We often think of the property market in domestic terms but, it is a far bigger market than this. Across Europe, individuals and organisations invest in property as a way of investing capital, without too much risk.
A stable market
The property market if any country fluctuates, usually reflecting the economic state of the country. As the market fluctuates nationwide, it can also fluctuate from one city or town to another. Even within these cities and towns, properties in neighbouring areas can be much cheaper than those across the road, the dividing line of desirability being so thin.
However, negative equity, a huge issues in the 1980s has not entirely disappeared but, property buyers are more cautious and aware of this but even so, conveyancing in Birmingham is one of ensuring the property you are buying is worth the money you are paying for.
What is the European property investment market saying about Birmingham?
London is becoming too hot to handle for many property investors, simply because the high premium prices are now possibly making investors nervous of ending in a negative equity situation.
Although the capital’s economy is grew by a whopping 20% between 2009 and 2013, outstripping the national average of 13%, it has had the effect of making property too expensive for people to invest in with confidence. The lack of assets – in other words, property – on the market also helps to maintain the price level.
Birmingham, on the other hand, is flourishing in terms of investment. The top 10 European cities for existing property investment showed some interesting movement in investor confidence and capital as we head in to 2015.
Berlin was the top city for investment, a move that saw it take the top spot from 4th position the previous year. The biggest mover in the top 10 table was Athens, climbing an impressive 23 places to take 5th spot. And nestling just underneath in 6th position was Birmingham, a move of 14 places.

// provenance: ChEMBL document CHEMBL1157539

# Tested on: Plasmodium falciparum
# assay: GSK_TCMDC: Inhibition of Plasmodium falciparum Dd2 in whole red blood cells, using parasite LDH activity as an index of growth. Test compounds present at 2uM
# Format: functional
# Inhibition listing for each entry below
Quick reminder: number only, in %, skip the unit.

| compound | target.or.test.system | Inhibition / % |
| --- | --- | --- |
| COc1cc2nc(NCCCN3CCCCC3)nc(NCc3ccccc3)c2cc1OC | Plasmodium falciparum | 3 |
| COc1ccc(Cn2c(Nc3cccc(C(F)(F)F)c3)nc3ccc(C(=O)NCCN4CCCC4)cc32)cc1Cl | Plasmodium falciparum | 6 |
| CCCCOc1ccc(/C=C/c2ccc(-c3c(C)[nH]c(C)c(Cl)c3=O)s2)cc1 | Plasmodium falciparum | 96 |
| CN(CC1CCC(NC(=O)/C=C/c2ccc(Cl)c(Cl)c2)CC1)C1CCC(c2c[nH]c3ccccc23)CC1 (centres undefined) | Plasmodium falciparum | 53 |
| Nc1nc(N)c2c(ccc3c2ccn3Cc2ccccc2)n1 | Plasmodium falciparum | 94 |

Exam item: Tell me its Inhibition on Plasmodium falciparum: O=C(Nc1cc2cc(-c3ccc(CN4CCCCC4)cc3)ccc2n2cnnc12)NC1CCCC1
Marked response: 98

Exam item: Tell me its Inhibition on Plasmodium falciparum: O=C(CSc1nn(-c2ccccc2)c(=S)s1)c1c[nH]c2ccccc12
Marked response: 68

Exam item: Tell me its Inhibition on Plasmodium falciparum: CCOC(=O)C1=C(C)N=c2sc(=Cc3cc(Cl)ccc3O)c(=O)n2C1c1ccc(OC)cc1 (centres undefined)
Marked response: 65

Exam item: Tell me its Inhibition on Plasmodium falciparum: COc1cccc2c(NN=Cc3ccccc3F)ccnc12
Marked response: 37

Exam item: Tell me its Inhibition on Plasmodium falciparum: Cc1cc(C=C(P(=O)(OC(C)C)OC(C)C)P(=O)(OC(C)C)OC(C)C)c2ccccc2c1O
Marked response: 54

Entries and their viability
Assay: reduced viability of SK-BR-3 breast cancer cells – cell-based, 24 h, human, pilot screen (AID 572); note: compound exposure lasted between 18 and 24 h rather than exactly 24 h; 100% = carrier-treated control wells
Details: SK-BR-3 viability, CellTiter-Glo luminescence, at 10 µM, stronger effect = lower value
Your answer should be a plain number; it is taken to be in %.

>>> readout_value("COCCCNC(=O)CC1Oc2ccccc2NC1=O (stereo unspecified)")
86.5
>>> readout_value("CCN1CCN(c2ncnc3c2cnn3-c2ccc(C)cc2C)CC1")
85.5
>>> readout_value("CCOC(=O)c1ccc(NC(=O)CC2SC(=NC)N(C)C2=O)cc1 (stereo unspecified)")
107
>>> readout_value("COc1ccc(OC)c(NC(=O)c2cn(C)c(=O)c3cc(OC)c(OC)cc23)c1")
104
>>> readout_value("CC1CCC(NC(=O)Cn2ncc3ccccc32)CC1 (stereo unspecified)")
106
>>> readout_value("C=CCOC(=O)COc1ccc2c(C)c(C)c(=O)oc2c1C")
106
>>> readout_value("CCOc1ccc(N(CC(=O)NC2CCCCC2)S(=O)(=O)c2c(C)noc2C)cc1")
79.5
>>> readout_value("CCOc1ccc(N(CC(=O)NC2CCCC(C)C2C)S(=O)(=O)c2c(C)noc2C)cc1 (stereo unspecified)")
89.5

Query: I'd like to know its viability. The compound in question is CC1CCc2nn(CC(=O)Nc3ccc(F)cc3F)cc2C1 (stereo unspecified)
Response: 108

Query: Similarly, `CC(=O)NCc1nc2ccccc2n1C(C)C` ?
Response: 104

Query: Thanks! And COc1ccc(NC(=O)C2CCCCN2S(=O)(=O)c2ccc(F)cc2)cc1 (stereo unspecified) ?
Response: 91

London, like many other established capital cities dropped 5 places to hit 10th spot.
History tells us that Queen Victoria, so offended by the industrial sights of the Black Country, had the curtain on her rail carriage drawn as the royal train puffed past. The debate of whether this happened or not, is a gently argument amongst scholars but, suffice to say, that the landscape of Birmingham is very different from the 19th and 20th Centuries.
AS we enter the half way mark of 2015, the statistics for Birmingham as the country’s ‘second city’ is looking rosy. It is a city fast gaining a reputation for attracting businesses and entrepreneurs, with 19,000 businesses and companies created in the city in the past year, second only to London.
The scheduled arrival of the ‘High Speed 2’ rail link in 2026 is also having an effect on how potential investors see the future potential of the city too. By 2037, the West Midlands is expected to see an input of cash to the tune of £3.1 billion.
The buoyancy of the European property market
And thus, with many positives riding high for Birmingham, investors are looking to the city to give them great returns on their property investments and this shows no signs of abating just yet.
What also helps Birmingham is that across Europe as a whole, the property market is once again picking up pace, with more money (and debt) circulating within its system. The perceived lack of assets, in other words properties, to invest in are not so free-flowing. And this shortage will help to push house prices up, or maintain their value at least.
Is this bad news for the ‘ordinary’ buyer?
In some ways, it may be but in other ways it could also be a blessing.
Those that can and do invest in a property in the city and surrounding areas could find that if they sit pretty, their property could slowly but surely increase in value. This positive equity is the very thing many property owners need to be able to move up to a bigger property.
Those looking to sell could also gain from their investments, providing they were shrewd when they bought.
However, with the property market there are winners and losers. For some who ‘over borrow’ against their property, they may find it takes far longer to accrue a positive equity in their property. Thus, they effectively become trapped in a property that is not suitable and not worth what they paid.